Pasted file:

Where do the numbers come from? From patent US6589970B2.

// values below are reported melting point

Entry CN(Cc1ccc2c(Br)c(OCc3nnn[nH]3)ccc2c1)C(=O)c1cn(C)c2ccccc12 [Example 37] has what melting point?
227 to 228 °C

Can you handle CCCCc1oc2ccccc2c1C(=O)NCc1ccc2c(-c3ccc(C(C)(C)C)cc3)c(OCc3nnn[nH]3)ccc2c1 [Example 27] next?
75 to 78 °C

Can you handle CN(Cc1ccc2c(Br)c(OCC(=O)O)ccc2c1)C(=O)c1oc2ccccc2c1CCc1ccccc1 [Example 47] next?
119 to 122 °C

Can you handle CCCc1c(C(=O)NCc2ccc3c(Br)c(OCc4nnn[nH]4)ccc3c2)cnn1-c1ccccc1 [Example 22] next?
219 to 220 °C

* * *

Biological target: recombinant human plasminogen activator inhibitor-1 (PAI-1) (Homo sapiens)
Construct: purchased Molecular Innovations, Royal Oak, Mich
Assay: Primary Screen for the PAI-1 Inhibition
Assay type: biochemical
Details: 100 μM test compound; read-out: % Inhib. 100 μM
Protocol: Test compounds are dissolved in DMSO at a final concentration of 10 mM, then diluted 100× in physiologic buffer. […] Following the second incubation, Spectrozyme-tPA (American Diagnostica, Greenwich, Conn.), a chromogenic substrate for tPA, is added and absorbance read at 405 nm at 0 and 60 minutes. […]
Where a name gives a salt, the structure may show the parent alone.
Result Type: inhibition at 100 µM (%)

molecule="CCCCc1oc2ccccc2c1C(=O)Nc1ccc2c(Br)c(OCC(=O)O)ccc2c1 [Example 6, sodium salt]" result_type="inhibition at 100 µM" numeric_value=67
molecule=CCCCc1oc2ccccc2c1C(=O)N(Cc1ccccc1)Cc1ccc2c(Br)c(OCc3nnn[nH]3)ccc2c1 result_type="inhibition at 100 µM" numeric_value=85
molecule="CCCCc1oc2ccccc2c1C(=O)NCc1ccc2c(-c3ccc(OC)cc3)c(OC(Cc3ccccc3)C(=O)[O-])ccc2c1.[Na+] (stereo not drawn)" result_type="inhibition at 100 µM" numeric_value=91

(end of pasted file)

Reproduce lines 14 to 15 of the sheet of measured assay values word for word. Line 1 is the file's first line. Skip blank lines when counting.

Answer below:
Assay: Primary Screen for the PAI-1 Inhibition
Assay type: biochemical